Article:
It was a wish list, not a to-do list.
President Obama laid out an array of plans in his State of the Union speech as if his hands weren't so tied by political realities. There can be little more than wishful thinking behind his call to end oil industry subsidies - something he could not get through a Democrat-controlled Congress, much less today's divided Congress, much less in this election year.
And there was more recycling, in a climate even more forbidding than when the ideas were new. He pushed for an immigration overhaul that he couldn't get past Democrats, permanent college tuition tax credits that he asked for a year ago, and familiar discouragements for companies that move overseas.
A look at Mr. Obama's rhetoric Tuesday night and how it fits with The Facts and political circumstances:
Mr. Obama: "We have subsidized oil companies for a century. That's long enough. It's time to end the taxpayer giveaways to an industry that's rarely been more profitable, and double-down on a clean energy industry that's never been more promising."
The Facts: This is at least Mr. Obama's third run at stripping subsidies from the oil industry. Back when fellow Democrats formed the House and Senate majorities, he sought $36.5 billion in tax increases on oil and gas companies for the next decade, but Congress largely ignored the request. He called again to end such tax breaks in last year's State of the Union speech. And he's now doing it again, despite facing a wall of opposition from Republicans who want to spur domestic oil and gas production and oppose tax increases generally.
Mr. Obama: "Our health care law relies on a reformed private market, not a government program."
The Facts: That's only half true. About half of the more than 30 million uninsured Americans expected to gain coverage through the health care law will be enrolled in a government program. Medicaid, the federal-state program for low-income people, will be expanded starting in 2014 to cover childless adults living near the poverty line. The other half will be enrolled in private health plans through new state-based insurance markets. But many of them will be receiving federal subsidies - a government program - to make their premiums more affordable.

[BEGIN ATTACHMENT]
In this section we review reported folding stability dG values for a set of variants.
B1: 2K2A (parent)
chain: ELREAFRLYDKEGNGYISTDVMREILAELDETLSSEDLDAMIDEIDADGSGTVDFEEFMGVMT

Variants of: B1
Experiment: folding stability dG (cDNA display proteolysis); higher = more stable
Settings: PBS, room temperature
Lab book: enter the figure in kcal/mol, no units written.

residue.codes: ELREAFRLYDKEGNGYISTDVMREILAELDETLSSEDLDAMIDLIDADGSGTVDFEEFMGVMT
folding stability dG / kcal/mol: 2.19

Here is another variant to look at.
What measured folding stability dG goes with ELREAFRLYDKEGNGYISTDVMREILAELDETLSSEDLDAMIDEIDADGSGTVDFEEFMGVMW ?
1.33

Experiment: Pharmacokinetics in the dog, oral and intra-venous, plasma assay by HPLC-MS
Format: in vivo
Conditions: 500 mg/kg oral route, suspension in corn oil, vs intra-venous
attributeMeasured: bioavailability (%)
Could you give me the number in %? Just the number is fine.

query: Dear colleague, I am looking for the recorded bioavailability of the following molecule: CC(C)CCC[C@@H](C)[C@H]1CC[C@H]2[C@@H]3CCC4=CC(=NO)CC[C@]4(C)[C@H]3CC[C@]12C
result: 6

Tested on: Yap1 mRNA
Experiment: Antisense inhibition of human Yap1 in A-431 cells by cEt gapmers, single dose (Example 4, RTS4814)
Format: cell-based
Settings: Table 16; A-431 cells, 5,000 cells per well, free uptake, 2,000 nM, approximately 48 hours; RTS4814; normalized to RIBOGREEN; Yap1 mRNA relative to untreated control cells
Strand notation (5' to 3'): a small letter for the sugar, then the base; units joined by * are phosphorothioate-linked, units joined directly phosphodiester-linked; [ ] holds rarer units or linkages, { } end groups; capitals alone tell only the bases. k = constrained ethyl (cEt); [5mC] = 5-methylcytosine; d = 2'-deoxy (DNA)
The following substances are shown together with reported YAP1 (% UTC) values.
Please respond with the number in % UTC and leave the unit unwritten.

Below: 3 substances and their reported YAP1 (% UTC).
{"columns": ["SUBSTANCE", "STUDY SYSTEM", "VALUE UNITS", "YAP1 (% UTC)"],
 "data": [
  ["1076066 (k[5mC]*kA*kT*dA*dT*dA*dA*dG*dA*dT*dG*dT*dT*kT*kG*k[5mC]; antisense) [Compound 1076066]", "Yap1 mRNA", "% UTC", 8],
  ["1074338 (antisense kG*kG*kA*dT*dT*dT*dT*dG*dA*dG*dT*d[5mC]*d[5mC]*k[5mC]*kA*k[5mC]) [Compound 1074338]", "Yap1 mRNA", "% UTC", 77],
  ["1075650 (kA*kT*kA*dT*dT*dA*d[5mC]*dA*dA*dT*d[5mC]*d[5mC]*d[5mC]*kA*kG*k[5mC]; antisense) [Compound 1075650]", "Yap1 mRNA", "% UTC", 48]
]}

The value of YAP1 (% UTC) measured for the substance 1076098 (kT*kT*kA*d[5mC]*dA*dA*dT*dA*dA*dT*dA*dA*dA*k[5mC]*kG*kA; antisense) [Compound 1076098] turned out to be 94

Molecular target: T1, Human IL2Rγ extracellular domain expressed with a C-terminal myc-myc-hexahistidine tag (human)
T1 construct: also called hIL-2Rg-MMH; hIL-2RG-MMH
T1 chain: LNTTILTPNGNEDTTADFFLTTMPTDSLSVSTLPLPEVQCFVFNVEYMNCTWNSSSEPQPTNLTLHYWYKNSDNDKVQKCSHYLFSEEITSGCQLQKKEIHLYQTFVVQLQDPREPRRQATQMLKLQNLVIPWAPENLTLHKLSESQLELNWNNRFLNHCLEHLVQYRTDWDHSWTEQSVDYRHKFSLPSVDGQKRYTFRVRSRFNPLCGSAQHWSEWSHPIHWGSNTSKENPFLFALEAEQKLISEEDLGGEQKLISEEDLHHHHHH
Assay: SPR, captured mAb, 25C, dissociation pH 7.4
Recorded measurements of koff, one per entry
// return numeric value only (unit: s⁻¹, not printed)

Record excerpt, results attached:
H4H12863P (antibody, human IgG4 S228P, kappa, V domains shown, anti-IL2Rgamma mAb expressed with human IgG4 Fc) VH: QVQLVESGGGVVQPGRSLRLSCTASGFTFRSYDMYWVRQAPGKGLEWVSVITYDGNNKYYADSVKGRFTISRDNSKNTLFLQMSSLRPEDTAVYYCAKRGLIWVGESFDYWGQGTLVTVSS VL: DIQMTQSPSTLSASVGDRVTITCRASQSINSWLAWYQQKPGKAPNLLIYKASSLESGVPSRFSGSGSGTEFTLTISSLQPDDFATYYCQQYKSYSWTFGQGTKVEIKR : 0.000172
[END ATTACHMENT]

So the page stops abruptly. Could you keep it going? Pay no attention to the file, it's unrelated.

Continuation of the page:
Mr. Obama: Asking Congress to pay for construction projects: "Take the money we're no longer spending at war, use half of it to pay down our debt, and use the rest to do some nation-building right here at home."
The Facts: The idea of taking war "savings" to pay for other programs is budgetary sleight of hand. For one thing, the wars in Iraq and Afghanistan have been largely financed through borrowing, so stopping the wars doesn't create a pool of ready cash, just less debt. And the savings appear to be based at least in part on inflated war spending estimates for future years.
Mr. Obama: "The Taliban's momentum has been broken, and some troops in Afghanistan have begun to come home."
The Facts: Mr. Obama is more sanguine about progress in Afghanistan than his own intelligence apparatus. The latest National Intelligence Estimate on Afghanistan warns that the Taliban will grow stronger, using fledgling talks with the U.S. to gain credibility and stall until U.S. troops leave, while continuing to fight for more territory. The classified assessment, described to the Associated Press by officials who have seen it, says the Afghan government hasn't been able to establish credibility with its people, and predicts the Taliban and warlords will largely control the countryside.
Mr. Obama: "On the day I took office, our auto industry was on the verge of collapse. Some even said we should let it die. With a million jobs at stake, I refused to let that happen. In exchange for help, we demanded responsibility. We got workers and automakers to settle their differences. We got the industry to retool and restructure. Today, General Motors is back on top as the world's No. 1 automaker. Chrysler has grown faster in the U.S. than any major car company. Ford is investing billions in U.S. plants and factories."
The Facts: He left out some key details. The bailout of General Motors and Chrysler began under Mr. Bush, though Mr. Obama did earmark more money for it, and Ford never asked for a federal bailout and never got one.
Mr. Obama: "Right now, because of loopholes and shelters in the tax code, a quarter of all millionaires pay lower tax rates than millions of middle-class households."
The Facts: It's true that a minority of millionaires pay a lower tax rate than some lower-income people. As an overall average, though, wealthy people pay taxes at a much higher rate than middle-income taxpayers.